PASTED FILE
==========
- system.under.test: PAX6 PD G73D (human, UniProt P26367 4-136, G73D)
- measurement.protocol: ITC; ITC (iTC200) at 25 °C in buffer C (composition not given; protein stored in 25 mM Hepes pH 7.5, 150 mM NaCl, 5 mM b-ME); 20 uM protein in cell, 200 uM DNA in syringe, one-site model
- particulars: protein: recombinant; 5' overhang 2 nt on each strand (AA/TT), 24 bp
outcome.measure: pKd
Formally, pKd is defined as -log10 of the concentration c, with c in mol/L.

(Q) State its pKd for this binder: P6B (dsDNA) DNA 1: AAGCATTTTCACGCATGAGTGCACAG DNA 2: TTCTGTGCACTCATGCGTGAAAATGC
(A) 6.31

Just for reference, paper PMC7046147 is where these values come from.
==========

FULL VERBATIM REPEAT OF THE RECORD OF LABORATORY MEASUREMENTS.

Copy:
- system.under.test: PAX6 PD G73D (human, UniProt P26367 4-136, G73D)
- measurement.protocol: ITC; ITC (iTC200) at 25 °C in buffer C (composition not given; protein stored in 25 mM Hepes pH 7.5, 150 mM NaCl, 5 mM b-ME); 20 uM protein in cell, 200 uM DNA in syringe, one-site model
- particulars: protein: recombinant; 5' overhang 2 nt on each strand (AA/TT), 24 bp
outcome.measure: pKd
Formally, pKd is defined as -log10 of the concentration c, with c in mol/L.

(Q) State its pKd for this binder: P6B (dsDNA) DNA 1: AAGCATTTTCACGCATGAGTGCACAG DNA 2: TTCTGTGCACTCATGCGTGAAAATGC
(A) 6.31

Just for reference, paper PMC7046147 is where these values come from.